Space

55 Year Old Mystery About The Dark Side Of The Moon Solved

June 10, 2014 | by Stephen Luntz

Photo credit: NASA/GSFC/Arizona State University. An explanation has been proposed for the far side of the Moon's lack of maria.

A team of astrophysicists claim to have solved one of the great mysteries of the moon, in the process providing insight into our companion's creation and a new take on our frame of reference.

When the Soviet spacecraft Luna 3 transmitted the first images from the other side of the moon it was expected it would look pretty much like the side we are familiar with. Instead they saw none of the “seas” visible to Earthly astronomers with small telescopes, and only a couple of smaller dark areas covering 2% of the surface.

For 55 years the question of why the two sides are so different has remained a puzzle, now known as the Lunar Farside Highlands Problem. "I remember the first time I saw a globe of the moon as a boy, being struck by how different the farside looks," says Jason Wright "It was all mountains and craters. Where were the maria? It turns out it's been a mystery since the fifties." 

Now Wright, and colleagues at Penn State University have come up with an explanation, published in the Astrophysical Journal Letters.

It has long been known that the absence of the basaltic plains we call maria or seas is a result of the crust being thicker on the far side, but it has been unclear whether this greater thickness on the side away from the Earth was a coincidence.

The Moon's size, relative to Earth, has also been a puzzle with the theory that it was formed from debris thrown up when an object the size of Mars collided with the Earth gaining steadily more favor.

"Shortly after the giant impact, Earth and the moon were very hot," says Professor Steinn Sigurdsson, another of the paper's authors. Sigurdsson notes that the moon initially lay much closer to the Earth, ensuring it was more affected by our gravity.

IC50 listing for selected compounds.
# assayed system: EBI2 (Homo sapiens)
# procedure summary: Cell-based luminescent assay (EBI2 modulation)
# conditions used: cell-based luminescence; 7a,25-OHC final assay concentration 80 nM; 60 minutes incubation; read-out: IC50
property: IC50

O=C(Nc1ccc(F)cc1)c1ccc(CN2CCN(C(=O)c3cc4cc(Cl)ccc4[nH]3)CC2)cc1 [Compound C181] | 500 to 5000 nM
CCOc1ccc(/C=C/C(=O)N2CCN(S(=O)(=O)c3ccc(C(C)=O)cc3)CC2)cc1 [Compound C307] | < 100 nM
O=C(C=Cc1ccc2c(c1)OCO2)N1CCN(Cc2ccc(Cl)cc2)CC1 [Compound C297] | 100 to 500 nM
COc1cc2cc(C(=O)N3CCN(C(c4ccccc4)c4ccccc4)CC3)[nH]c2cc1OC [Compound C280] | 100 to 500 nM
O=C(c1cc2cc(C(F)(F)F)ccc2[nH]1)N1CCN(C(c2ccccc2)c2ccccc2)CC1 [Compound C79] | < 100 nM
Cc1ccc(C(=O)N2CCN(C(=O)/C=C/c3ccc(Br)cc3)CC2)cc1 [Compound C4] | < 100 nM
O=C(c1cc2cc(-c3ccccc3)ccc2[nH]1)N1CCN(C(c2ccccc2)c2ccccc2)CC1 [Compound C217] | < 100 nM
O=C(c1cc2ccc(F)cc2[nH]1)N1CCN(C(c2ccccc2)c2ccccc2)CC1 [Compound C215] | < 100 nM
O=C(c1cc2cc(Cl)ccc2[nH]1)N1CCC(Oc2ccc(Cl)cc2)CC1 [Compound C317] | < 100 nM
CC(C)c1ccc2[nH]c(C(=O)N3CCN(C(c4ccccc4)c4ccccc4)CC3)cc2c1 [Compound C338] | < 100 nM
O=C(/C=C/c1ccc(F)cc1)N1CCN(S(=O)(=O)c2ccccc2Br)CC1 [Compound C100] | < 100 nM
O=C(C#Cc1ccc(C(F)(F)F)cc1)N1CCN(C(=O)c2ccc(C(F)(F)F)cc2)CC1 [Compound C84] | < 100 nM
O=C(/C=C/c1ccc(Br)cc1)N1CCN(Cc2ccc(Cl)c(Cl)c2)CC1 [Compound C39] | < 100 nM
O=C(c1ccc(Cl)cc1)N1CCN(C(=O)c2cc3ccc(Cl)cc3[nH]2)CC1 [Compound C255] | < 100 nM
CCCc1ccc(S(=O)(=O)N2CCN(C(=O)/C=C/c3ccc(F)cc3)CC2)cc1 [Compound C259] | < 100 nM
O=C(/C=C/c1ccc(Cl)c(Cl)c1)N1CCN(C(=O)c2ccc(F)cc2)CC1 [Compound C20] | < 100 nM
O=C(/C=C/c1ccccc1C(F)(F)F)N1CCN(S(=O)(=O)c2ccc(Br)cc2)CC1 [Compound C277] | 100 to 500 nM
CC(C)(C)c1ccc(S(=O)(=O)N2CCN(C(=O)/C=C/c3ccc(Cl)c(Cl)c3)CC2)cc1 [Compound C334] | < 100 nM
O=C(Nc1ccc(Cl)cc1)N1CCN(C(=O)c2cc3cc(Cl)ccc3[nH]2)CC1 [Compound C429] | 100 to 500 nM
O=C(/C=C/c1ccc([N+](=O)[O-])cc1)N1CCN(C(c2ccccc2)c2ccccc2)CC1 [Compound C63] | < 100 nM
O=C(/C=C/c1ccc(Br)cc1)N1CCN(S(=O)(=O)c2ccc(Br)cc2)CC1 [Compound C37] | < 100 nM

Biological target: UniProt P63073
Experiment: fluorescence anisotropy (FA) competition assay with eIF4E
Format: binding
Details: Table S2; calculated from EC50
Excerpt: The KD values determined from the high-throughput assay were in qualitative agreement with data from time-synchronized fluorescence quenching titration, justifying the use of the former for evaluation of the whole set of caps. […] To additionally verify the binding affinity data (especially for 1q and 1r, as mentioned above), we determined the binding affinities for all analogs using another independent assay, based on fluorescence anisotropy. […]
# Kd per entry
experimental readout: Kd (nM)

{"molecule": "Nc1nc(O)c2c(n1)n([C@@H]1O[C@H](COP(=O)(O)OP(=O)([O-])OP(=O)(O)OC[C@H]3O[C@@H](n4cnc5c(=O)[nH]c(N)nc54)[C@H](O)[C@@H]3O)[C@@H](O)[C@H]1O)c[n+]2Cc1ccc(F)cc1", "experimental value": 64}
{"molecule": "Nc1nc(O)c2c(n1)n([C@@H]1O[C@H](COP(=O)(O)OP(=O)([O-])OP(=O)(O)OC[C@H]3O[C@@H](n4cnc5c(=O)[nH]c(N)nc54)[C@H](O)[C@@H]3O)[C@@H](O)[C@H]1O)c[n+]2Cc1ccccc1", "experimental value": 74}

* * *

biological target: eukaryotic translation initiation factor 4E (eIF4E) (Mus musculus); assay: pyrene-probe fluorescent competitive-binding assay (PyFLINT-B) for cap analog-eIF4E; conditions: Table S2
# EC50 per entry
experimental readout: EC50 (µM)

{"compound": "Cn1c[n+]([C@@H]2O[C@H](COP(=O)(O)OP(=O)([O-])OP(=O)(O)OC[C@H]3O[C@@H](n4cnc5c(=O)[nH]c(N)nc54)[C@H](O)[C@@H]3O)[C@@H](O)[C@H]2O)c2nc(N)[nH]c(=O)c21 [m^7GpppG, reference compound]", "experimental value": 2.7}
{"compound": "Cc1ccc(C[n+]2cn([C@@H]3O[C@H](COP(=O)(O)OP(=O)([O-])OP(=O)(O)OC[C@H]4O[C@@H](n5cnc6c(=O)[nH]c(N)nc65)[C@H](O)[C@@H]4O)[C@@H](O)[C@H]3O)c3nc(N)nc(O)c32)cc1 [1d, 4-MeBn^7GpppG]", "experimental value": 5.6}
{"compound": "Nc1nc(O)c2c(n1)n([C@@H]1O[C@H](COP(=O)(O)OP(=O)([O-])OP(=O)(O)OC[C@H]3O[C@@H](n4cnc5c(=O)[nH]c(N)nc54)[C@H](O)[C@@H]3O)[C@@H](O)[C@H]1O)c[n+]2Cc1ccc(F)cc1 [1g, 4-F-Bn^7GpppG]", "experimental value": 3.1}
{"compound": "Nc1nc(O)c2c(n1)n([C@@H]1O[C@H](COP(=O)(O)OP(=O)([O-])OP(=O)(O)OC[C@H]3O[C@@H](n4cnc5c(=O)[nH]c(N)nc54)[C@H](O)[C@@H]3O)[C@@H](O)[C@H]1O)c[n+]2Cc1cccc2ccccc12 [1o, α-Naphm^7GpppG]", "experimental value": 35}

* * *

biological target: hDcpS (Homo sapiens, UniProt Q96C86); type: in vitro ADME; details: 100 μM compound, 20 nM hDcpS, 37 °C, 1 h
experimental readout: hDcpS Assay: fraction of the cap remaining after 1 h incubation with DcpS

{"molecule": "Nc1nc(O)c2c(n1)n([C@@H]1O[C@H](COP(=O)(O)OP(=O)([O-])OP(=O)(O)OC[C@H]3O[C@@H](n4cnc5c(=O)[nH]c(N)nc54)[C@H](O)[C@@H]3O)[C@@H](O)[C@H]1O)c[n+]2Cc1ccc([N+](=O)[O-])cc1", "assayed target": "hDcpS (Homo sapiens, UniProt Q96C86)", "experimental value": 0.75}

At such a close distance, the Penn state team propose, synchronous rotation where one side always faces the object it is orbiting, would have occurred very rapidly. The same phenomenon is seen with planets orbiting close to their stars.

While the Earth-Moon interaction has slowly pushed the Moon to 10 or 20 times its original distance, with a correspondingly much longer orbit, its rotation has kept pace so that the same side has always face the Earth.

The smaller moon would have cooled while the Earth remained hot from the collision, 2500°C according to the paper's authors. For the side of the Moon facing the Earth it would be like having two suns – the second one cooler and smaller but also much closer. As a result the side facing the Earth would have cooled more slowly than that facing towards outer space. 

"When rock vapor starts to cool, the very first elements that snow out are aluminum and calcium," says Sigurdsson. These would have snowed out first on the cooler far side, creating a thicker crust of plagioclase feldspars. The highlands have much more alumina (24% to 15%), and much less iron oxide (14% to 6%) and titanium dioxide (4% to 1%) concentrations.

When asteroids struck the moon's near side lava flowed to fill the spaces, but on the far side the thicker crust almost always prevented lava flowing.

There is a certain irony to the new theory. Some astronomers are annoyed at references to the “Dark Side of the Moon”. Sunlight reflected off the Earth aside, the far side of the moon gets just as much light as the side we can see.  Once however, it seems that if the far side was not actually dark, then it was certainly much less light than the side lit up by close association to the molten Earth.